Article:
PORTRAIT OF VIRGIL, historiated initial V with full-page border on a printed leaf from Vergilius Maro, Publius, Opera. Venice: Antonio di Bartolommeo da Bologna (Miscomini), October '1486' , ILLUMINATION ON PAPER.
278 x 177mm (leaf), 48 x 44mm (initial). Frontispiece, titled 'Maronis Vita' and opening 'Virgilius Maro Parentibus Modicis Fuit'; the figure of Virgil, half-length facing right with right hand visible, shown in red robes and headdress against a blue ground with white penwork decoration, within a large initial 'V' with pale pink and red stave with white decoration and pink and green acanthus on a ground of burnished gold, the printed text with blue and red paraphs, framed with border of stylised flowerheads, buds and burnished gold disks interspersed with filigree penwork, with double fillet outer border of green and burnished gold, fragments of printed papered seal pasted onto lower border; 16th-century manuscript on paper pasted onto verso, in Italian, with overlaid printed initials, comprising family records of Giovanni Vidaldi of Brescia, resident of the parish of San Tomà, Venice (small hole to initial not affecting figure, some light rubbing with slight pigment loss, a few short marginal tears, rodent damage to lower margin with loss, repaired tear affecting text).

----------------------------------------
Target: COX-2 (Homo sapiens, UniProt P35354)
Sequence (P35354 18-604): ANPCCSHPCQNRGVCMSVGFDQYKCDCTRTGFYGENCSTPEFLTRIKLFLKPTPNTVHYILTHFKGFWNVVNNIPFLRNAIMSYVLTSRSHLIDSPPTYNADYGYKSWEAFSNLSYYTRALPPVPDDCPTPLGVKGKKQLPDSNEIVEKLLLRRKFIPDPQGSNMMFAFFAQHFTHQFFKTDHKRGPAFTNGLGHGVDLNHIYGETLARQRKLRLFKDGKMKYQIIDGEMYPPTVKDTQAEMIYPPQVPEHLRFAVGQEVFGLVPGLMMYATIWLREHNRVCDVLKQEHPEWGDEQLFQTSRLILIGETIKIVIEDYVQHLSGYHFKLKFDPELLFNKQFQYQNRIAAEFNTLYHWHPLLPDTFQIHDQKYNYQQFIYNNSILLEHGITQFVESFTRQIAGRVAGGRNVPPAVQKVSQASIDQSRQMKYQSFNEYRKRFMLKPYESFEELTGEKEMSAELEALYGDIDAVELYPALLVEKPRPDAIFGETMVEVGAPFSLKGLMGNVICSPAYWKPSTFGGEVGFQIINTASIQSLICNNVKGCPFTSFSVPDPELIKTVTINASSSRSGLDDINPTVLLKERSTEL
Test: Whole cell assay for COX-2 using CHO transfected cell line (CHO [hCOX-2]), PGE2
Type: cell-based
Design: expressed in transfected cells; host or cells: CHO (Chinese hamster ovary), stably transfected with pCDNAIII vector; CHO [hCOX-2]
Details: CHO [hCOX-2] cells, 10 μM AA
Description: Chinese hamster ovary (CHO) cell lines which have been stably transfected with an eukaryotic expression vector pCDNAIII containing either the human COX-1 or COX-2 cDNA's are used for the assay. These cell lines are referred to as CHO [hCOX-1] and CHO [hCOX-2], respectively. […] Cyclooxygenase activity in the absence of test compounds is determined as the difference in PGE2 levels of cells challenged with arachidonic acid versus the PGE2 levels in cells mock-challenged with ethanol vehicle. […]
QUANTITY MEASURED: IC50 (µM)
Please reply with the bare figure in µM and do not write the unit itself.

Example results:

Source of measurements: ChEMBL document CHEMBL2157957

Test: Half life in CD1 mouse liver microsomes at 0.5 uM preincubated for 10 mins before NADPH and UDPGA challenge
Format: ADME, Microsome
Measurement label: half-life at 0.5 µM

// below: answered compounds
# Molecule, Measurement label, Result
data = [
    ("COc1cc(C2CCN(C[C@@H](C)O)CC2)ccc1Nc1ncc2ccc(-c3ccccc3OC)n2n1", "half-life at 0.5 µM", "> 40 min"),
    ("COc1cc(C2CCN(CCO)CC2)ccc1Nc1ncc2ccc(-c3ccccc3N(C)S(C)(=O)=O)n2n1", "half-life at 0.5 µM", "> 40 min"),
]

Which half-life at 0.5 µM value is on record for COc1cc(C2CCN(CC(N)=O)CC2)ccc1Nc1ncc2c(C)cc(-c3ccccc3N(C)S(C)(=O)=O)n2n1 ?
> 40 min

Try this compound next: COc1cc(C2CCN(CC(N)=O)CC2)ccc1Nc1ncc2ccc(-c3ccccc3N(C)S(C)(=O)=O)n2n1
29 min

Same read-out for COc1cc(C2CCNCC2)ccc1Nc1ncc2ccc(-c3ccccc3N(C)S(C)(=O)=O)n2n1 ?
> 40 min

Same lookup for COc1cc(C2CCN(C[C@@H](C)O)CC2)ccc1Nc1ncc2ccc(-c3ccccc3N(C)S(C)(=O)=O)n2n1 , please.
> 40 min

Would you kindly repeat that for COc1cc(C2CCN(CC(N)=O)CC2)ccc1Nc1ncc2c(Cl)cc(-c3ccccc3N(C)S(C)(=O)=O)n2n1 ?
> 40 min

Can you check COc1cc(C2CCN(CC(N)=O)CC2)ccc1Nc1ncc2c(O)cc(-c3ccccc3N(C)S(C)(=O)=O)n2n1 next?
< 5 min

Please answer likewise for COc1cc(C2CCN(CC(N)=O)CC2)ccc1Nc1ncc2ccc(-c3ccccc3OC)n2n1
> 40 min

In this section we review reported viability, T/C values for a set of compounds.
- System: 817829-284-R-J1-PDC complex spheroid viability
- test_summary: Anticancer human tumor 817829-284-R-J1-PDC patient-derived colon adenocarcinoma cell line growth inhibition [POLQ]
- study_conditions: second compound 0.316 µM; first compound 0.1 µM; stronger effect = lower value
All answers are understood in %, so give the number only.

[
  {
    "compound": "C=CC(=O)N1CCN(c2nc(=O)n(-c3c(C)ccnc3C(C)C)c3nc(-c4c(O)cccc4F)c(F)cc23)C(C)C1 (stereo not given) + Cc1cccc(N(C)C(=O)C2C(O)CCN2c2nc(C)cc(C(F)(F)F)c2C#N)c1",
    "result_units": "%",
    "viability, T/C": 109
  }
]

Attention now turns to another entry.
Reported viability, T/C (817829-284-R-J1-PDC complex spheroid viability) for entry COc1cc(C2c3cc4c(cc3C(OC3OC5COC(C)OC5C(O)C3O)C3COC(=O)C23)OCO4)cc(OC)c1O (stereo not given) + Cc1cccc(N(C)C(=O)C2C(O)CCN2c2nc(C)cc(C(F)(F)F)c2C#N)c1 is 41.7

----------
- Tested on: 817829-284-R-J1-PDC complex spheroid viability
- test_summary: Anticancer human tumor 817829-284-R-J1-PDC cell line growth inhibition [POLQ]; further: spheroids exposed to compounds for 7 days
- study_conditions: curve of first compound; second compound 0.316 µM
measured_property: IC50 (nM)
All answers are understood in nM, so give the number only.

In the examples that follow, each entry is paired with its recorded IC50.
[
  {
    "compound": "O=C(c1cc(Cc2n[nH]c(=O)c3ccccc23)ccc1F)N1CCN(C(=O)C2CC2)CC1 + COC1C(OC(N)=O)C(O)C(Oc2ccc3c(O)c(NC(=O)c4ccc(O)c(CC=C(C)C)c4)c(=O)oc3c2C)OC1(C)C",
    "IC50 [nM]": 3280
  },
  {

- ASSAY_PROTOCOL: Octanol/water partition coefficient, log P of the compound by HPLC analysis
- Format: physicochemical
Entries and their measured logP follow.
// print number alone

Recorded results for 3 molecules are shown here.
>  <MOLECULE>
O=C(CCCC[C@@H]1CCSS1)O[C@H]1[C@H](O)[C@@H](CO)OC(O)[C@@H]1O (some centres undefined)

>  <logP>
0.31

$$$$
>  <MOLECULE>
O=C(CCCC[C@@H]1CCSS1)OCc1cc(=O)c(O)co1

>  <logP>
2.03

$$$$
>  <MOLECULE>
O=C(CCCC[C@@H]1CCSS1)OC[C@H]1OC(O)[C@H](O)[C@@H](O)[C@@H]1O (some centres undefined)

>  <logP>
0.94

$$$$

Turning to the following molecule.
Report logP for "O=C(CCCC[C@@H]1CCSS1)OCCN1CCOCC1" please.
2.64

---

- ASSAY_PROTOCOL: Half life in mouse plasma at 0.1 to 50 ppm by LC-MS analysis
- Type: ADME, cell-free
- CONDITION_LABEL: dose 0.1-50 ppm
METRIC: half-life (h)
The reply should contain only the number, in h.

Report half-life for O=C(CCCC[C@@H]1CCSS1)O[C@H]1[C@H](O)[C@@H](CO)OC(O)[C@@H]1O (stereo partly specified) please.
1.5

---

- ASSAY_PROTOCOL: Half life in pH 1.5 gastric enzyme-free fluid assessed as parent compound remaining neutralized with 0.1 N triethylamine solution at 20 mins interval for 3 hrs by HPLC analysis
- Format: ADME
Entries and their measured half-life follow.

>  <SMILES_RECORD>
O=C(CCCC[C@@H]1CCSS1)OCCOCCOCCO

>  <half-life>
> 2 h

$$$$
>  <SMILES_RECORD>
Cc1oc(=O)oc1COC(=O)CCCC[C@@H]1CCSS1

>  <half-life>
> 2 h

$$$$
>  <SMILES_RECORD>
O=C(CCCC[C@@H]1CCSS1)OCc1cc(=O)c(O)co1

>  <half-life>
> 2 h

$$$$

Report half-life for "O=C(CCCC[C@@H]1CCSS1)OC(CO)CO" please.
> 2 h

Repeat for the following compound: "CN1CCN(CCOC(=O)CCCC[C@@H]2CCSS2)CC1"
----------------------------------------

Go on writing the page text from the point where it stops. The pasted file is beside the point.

A handsomely illuminated opening leaf to a printed copy of Virgil's Opera, originally identified by de Ricci as the 1476 edition printed in Venice by Antonio di Bartolomeo da Bologna (BMC V, 240; Goff V-167; see de Ricci and Wilson, Census of Medieval and Renaissance Manuscripts in the United States and Canada, 1937, vol. II, p.1714). The style of illumination and opulent border decoration is distinctly Ferrarese, and bears close comparison with the work of artists such as Guglielmo Giraldi (active 1445-89), who were engaged in Ferrara in the decoration of luxurious copies of humanist texts and books of private devotion. The leaf was exhibited in Treasures of a Lost Art (The Metropolitan Museum of Art, New York, 2003-4, cat. no. 41), where the illumination was attributed to the circle of Leonardo Bellini (fl. Venice, c.1443-90), nephew of Jacopo Bellini. Provenance: The Carlo Bruscoli Collection, Florence -- The Collection of Robert Lehman (1891-1969), New York.